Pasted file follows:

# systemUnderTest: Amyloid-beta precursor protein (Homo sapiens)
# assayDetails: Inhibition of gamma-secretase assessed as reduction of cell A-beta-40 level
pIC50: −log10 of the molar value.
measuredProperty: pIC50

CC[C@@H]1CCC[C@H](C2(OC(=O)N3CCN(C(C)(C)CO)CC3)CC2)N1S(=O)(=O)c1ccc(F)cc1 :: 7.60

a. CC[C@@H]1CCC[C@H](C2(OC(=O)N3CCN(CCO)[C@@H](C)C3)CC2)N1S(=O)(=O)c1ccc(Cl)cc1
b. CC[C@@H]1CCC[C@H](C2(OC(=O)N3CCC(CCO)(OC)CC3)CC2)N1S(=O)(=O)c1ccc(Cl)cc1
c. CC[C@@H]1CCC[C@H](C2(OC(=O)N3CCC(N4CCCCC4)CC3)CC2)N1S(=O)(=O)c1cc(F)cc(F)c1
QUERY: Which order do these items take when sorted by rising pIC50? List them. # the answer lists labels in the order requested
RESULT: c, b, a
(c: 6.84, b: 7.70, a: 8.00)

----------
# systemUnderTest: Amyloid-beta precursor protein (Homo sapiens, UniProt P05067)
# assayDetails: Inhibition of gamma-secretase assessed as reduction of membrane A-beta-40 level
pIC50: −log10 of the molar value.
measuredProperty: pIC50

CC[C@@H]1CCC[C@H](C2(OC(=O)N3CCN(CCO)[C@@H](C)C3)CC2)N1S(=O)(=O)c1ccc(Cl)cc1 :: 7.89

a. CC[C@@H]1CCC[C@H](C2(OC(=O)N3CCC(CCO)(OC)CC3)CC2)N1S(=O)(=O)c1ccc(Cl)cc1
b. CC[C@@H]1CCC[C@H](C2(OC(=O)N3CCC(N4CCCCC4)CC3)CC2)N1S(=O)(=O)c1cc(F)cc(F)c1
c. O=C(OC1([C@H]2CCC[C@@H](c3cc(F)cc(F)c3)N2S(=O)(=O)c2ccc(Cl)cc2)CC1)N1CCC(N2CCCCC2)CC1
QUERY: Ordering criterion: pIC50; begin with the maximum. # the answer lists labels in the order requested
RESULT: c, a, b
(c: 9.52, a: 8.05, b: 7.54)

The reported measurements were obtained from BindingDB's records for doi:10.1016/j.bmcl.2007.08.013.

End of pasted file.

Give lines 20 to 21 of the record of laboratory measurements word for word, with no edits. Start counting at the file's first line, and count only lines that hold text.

c. O=C(OC1([C@H]2CCC[C@@H](c3cc(F)cc(F)c3)N2S(=O)(=O)c2ccc(Cl)cc2)CC1)N1CCC(N2CCCCC2)CC1
QUERY: Ordering criterion: pIC50; begin with the maximum. # the answer lists labels in the order requested